Daily Devotion for Thursday 4th July 2024

Hebrews 2:5-18 (with OT quotes in italics)
Now God did not subject the coming world, about which we are speaking, to angels. But someone has testified somewhere,
      ‘What are human beings that you are mindful of them,
      or mortals, that you care for them?
7     You have made them for a little while lower than the angels;
      you have crowned them with glory and honour,
 8    subjecting all things under their feet.’

Now in subjecting all things to them, God left nothing outside their control. As it is, we do not yet see everything in subjection to them, but we do see Jesus, who for a little while was made lower than the angels, now crowned with glory and honour because of the suffering of death, so that by the grace of God he might taste death for everyone.
10 It was fitting that God, for whom and through whom all things exist, in bringing many children to glory, should make the pioneer of their salvation perfect through sufferings. 11 For the one who sanctifies and those who are sanctified all have one Father. For this reason Jesus is not ashamed to call them brothers and sisters, 12 saying,
      ‘I will proclaim your name to my brothers and sisters,
      in the midst of the congregation I will praise you.’
13 And again,
      ‘I will put my trust in him.’
And again,
      ‘Here am I and the children whom God has given me.’
14 Since, therefore, the children share flesh and blood, he himself likewise shared the same things, so that through death he might destroy the one who has the power of death, that is, the devil, 15 and free those who all their lives were held in slavery by the fear of death. 16 For it is clear that he did not come to help angels, but the descendants of Abraham. 17 Therefore he had to become like his brothers and sisters in every respect, so that he might be a merciful and faithful high priest in the service of God, to make a sacrifice of atonement for the sins of the people. 18 Because he himself was tested by what he suffered, he is able to help those who are being tested.

‘He’s no angel.’ We might say this to label someone a rogue or a villain. But when Hebrews says it of Jesus, the point is different. As ascended Lord, he is higher now than all the hosts of heaven. And in his earthly years he came to a lower world than they inhabit. He covers, he bridges, the whole distance between humanity and heaven, with a life that belongs in both of these places.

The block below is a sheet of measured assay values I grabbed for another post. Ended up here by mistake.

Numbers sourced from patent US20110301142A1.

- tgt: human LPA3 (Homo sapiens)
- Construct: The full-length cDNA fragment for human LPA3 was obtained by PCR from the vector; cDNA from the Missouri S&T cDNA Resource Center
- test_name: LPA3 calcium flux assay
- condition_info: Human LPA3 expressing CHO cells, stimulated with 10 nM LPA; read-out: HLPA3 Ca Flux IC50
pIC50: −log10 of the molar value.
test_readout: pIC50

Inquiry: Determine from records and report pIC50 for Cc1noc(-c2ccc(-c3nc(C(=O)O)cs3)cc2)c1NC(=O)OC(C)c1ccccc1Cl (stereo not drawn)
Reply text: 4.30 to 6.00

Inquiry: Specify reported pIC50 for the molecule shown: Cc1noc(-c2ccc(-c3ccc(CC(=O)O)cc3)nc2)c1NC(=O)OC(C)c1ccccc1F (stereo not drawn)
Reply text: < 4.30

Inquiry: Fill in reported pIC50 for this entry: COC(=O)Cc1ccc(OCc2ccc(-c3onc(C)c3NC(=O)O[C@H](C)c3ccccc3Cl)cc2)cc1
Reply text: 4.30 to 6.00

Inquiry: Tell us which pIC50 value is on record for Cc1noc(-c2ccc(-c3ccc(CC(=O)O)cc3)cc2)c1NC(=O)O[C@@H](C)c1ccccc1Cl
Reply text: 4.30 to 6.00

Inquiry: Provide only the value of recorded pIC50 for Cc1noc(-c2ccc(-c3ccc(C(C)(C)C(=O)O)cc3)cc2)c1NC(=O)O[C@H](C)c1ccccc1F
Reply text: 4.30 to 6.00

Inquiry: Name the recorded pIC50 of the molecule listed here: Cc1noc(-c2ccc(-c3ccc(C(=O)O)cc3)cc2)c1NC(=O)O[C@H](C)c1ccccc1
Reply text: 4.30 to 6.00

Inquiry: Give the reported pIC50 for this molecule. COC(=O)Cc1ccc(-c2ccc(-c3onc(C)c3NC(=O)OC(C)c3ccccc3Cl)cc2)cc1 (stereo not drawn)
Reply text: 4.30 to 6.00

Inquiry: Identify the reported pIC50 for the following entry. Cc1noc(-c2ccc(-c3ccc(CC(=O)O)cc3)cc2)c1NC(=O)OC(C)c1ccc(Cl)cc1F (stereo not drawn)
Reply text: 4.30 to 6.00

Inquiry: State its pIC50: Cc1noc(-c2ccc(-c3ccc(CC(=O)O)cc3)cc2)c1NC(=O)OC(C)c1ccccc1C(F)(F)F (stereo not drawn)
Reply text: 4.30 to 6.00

Jesus was human – of us, among us and for us – not floating angelically above our human nature, but immersed in it. He was flesh and blood, with us as family. And his ascension gives our humanity a new dignity, a fuller contact with the majesty and mercy of God. He realises the full intent of Psalm 8, quoted in vv.6-8: ‘human beings … crowned with glory and honour’. He is the waymaker, ‘the pioneer of salvation’, the prototype who brings ‘many children to glory’ (v.10).
Yet Jesus achieves this, not by a grand display of force, but by sharing our weakness, facing and bearing suffering, and dying an utterly human death. His death draws the sting of ours. He lifts our fear away because he was lifted onto the cross. As he was humbled, we are made holy.
Two ideas in these verses will crop up again: priesthood and perfection. Hebrews says a lot about Israel’s ancient priests, and sees Jesus as ‘a merciful and faithful high priest’ (v.17), linking our nature and needs to the life of God. ‘Perfection’ (v.10) is not really a matter of beauty or polish; it means being whole and complete. Jesus learned from experience. Suffering enabled him to grow and to give in new ways. It gave him empathy and connection with us when we are ‘tested’ (v.18).

Merciful God, all my sorrows and all my joys are open to you.
You know the experiences that test me,
    the situations that frighten me,
    the memories that shame me,
    the times when I feel alone.
Thank you that Jesus has shared all this,
    and that he can help me handle it
    with hope and courage, even today.

Leave a Reply

Your email address will not be published. Required fields are marked *

This site uses Akismet to reduce spam. Learn how your comment data is processed.